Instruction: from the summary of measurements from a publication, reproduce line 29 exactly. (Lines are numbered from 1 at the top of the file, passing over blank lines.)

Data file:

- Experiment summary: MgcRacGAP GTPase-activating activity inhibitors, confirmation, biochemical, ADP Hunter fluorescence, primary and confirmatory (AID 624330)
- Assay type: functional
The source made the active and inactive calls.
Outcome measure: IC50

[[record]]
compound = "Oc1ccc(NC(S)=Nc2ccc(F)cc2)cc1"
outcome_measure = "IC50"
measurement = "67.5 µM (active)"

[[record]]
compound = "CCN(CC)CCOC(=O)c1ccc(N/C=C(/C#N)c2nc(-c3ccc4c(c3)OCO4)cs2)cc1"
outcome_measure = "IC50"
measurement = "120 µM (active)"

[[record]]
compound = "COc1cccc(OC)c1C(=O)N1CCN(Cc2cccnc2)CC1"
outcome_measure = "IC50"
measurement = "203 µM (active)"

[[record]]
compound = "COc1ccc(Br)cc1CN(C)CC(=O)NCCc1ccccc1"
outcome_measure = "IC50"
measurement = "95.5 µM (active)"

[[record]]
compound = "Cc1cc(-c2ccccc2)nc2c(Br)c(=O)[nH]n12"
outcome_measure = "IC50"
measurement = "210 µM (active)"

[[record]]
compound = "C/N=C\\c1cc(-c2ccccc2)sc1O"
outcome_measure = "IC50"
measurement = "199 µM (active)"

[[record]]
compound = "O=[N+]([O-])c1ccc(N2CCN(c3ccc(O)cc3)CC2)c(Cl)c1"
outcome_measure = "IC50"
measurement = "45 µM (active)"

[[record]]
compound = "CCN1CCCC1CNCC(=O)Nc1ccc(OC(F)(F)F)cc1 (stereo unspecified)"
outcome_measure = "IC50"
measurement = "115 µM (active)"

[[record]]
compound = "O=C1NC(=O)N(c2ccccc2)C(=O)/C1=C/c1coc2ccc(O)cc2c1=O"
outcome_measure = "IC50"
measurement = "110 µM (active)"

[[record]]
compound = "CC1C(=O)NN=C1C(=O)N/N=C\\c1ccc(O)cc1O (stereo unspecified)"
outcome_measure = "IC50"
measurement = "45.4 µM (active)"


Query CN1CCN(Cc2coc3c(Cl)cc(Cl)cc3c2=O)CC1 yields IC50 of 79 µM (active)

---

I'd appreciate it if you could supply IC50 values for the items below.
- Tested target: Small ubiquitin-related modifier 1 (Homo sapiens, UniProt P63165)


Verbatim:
[[record]]